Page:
Thousands of children are born with congenital hearing loss each year in the United States. The University of Miami Health System Children’s Hearing Program is a unique resource for these children. The family-centered program, part of the UHealth Ear Institute, offers comprehensive services for children from birth to 18 years of age.
One of the primary goals of the Children’s Hearing Program is early hearing detection and intervention (EHDI). Because the critical period for language learning is from birth to age 3, early diagnosis of hearing loss is crucial. Without appropriate opportunities to learn language, children with hearing loss fall behind their hearing peers in language, cognition and social-emotional development.
At the Children’s Hearing Program, a multidisciplinary team, including otologists (ear surgeons), audiologists, speech language pathologists, educators and other healthcare professionals, work together to address the distinct needs of children. They provide services ranging from hearing evaluations, speech therapy, education, research, family support and community outreach.
Newborn Hearing Screening
In many cases, your child’s congenital hearing disorder will be diagnosed shortly after birth during a routine newborn hearing screening. Also, during the process of the newborn hearing screening, the tester will identify factors that can increase the risk of late onset hearing loss. Late onset hearing in children means hearing loss that becomes detectable after three to six months of age. Audiologists will schedule follow-up diagnostic appointments at appropriate time intervals to make sure that late onset hearing loss does not occur without being discovered quickly.
Diagnostic Hearing Evaluation
In some less-severe cases of hearing loss, your child’s hearing problem may not be discovered right away. If the pediatrician suspects your child has a hearing problem, your child’s doctor will recommend a diagnostic hearing evaluation.
Genetic testing before or after birth can help uncover the causes of hearing loss.
Auditory Brainstem Response (ABR) Testing
This painless hearing test measures how your child’s nerves respond to sound using electrodes placed on the scalp.
Otoacoustic Emissions (OAE) Testing
When you hear a sound, your inner ear also produces a very faint sound. This test checks the function of the inner ear by listening for the sound it creates when you hear.
Auditory Processing Disorder (APD) Testing
This testing evaluates how your child’s brain processes sound. Your child will hear various sounds in soundproof room and will need to respond to the sounds in certain ways.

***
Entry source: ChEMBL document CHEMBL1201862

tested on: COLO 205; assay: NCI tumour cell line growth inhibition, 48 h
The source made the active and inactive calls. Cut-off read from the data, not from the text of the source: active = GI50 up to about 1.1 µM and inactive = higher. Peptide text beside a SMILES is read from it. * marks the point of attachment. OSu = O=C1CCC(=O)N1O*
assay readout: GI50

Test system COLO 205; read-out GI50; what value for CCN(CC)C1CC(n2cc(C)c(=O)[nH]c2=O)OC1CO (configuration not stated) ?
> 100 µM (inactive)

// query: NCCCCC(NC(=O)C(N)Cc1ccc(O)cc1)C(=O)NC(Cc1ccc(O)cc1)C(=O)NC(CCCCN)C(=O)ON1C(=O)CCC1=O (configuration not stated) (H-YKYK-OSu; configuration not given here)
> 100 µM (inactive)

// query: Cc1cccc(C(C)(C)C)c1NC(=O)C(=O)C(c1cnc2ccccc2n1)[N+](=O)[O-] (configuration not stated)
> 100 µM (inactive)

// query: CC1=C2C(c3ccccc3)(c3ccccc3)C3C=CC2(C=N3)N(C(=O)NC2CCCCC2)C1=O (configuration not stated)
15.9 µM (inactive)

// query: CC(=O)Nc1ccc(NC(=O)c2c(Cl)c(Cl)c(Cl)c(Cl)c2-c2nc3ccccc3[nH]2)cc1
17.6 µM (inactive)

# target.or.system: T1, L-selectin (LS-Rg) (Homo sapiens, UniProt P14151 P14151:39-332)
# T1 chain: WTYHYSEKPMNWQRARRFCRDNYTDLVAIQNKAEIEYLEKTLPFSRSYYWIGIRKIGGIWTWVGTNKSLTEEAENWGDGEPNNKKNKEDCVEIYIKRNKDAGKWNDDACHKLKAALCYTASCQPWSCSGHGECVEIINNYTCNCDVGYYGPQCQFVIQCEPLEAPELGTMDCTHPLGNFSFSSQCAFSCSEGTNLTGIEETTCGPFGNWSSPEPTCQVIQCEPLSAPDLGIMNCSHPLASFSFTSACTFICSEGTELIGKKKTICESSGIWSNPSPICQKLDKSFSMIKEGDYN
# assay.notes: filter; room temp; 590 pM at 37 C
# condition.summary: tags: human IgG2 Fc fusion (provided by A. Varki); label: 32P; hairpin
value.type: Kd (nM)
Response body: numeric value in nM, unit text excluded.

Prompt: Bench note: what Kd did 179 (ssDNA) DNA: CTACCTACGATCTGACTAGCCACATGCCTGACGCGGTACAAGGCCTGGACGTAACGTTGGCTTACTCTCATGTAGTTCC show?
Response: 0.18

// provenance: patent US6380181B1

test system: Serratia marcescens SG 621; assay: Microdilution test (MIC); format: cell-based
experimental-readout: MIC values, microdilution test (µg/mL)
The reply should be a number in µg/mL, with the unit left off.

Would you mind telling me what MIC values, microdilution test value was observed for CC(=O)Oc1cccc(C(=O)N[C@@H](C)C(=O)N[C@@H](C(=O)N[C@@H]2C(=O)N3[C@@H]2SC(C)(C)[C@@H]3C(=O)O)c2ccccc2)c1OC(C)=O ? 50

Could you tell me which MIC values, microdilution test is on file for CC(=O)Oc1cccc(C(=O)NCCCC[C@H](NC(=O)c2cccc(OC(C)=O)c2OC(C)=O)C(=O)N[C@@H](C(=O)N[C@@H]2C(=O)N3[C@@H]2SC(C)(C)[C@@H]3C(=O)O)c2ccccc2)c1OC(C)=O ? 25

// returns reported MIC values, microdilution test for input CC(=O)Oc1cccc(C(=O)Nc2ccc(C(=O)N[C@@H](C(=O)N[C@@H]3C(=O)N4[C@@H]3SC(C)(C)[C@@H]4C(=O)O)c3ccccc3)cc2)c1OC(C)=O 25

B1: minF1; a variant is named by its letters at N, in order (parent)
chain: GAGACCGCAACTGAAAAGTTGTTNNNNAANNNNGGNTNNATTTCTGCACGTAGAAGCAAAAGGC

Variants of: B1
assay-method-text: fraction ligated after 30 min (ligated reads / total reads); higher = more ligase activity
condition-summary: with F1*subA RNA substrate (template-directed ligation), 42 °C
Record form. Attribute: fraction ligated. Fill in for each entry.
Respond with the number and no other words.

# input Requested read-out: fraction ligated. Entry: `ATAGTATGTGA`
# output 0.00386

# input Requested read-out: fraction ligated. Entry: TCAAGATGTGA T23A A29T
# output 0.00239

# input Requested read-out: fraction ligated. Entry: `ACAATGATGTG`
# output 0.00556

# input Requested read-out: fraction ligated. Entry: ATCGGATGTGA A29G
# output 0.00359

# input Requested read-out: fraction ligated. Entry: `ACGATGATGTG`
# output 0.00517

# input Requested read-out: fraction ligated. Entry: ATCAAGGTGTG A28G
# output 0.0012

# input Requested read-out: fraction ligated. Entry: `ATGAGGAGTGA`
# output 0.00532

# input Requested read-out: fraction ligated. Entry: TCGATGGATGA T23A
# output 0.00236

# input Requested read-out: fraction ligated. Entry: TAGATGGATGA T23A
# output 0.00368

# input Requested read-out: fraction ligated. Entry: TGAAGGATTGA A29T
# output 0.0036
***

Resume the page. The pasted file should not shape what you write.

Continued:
Working with a speech-language pathologist can help your child or teenager develop language skills.
Augmentative and Assistive Communication (AAC)
Your child’s audiologist may recommend using some type of augmentative and AAC to help them express needs, thoughts, and emotions.
Wearing a hearing aid may help your child hear better. There are many types of hearing aids available, and your child’s audiologist can help you and your child explore options.
If your child has substantial hearing loss, your ENT doctor may recommend a cochlear implant, a surgically implanted device that can improve hearing.
Auditory Verbal Therapy
Auditory verbal therapy (AVT) helps teach children with hearing loss how to effectively use sound and speak more fluently.
Music therapy can help children express their emotions as well as improve hearing in children with hearing loss.
Most children with hearing loss are born to hearing parents. Counseling can help families work through difficulties surrounding hearing loss.
Why Choose UHealth?
The Department of Otolaryngology ranks No. 9 in the nation according to U.S. News & World Report. The ranking reflects the department’s dedication to excellence in research, patient care and outcomes. The experts in the UHealth Ear Institute provide comprehensive and innovative care of ear, hearing, and balance disorders. This includes the Children’s Hearing Program and the hereditary deafness clinical and research group, where more than 15 percent of the known genetic hearing loss mutations have been discovered.
World-class care in an academic health system. We are recognized throughout South Florida and the world as a leader in treating conditions and disorders of the ear, nose, and throat. Backed by one of the nation’s top universities, our team uses the latest technologies and research-driven expertise to provide you with superior, personalized care and the best outcomes.
Home to the Ear Institute at the University of Miami. The Ear Institute is a global center for all hearing loss conditions, evaluations, and treatments, thanks to the patients who put their trust in us for their continued health care. It is also a primary location for continuing medical education and research by the National Institutes of Health.
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